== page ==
2018-06-08 / Front Page

Middle school straw poll is next week

By Duke Harrington
Staff Writer

SOUTH PORTLAND – Tuesday, June 12, may be Primary Day, the day most think of as the big day at the polls, but there is another vote on the horizon, one that could affect South Portland for generations to come.

At 7 p.m. Wednesday, June 13, residents with gather at the South Portland High School auditorium for a public straw poll on site selection for a new middle school, combining not only students in grades six through eight housed at Mahoney Middle School and Memorial Middle School, but grade five students from all five elementary schools.

Last November, a 22-member task force called upon to decide the best way forward, meeting the school department’s objectives while also making the best use of up to $44 million in state construction funding, settled on the combined school approach, suggesting a shared gym, cafeteria and library, with younger students segregated into separate wings.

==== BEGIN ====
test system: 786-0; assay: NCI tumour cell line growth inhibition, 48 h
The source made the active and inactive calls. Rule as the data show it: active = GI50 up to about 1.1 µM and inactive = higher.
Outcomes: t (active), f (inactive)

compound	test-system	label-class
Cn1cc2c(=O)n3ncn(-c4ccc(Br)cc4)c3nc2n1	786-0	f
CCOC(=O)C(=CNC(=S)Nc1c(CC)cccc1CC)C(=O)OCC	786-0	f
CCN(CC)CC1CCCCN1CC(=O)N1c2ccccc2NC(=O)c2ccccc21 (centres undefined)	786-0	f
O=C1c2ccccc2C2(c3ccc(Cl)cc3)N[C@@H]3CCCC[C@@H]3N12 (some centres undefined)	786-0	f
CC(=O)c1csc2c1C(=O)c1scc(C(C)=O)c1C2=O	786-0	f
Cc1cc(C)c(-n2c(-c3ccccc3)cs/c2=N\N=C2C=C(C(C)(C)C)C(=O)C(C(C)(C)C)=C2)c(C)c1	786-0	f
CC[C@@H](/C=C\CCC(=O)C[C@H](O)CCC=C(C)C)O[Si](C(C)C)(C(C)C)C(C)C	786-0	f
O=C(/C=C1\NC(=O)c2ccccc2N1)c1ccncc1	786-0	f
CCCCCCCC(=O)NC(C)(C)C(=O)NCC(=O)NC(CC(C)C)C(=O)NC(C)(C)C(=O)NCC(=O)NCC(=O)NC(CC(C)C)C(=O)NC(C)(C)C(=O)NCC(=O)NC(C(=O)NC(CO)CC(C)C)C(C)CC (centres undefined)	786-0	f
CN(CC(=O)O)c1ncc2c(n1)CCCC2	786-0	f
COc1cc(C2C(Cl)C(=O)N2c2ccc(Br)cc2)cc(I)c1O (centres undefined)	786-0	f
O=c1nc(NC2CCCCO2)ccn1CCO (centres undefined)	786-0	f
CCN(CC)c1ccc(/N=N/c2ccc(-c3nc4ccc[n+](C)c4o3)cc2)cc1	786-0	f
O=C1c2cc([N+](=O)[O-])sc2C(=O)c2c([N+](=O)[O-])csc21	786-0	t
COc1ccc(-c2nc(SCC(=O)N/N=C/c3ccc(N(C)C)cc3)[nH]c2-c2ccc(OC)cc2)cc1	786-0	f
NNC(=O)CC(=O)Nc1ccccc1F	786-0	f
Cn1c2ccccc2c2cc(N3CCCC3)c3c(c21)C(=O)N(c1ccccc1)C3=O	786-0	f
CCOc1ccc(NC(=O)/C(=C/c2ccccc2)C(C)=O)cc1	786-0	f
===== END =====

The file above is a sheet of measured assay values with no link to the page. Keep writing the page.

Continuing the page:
Assistant Superintendent Kathy Germani has said moving grade five into the new building will free up space in the elementary schools, allowing expansion of pre-kindergarten offerings district-wide.

Last month, the task force announced it has settled on a site for the new school. The choice to demolish Memorial Middle School was not a great surprise, even though he task force said it milled more than 20 sites, as the idea of consolidation at Memorial’s Wescott Road site had been floated as far back as 2004.

That’s when the South Portland Board of Education first began to look at secondary school solutions, soon after completing renovations to the five elementary schools. Combining middle schools was on the table even then, with the possibility of repurposing Mahoney Middle School as a new city hall raised publicly by several officials.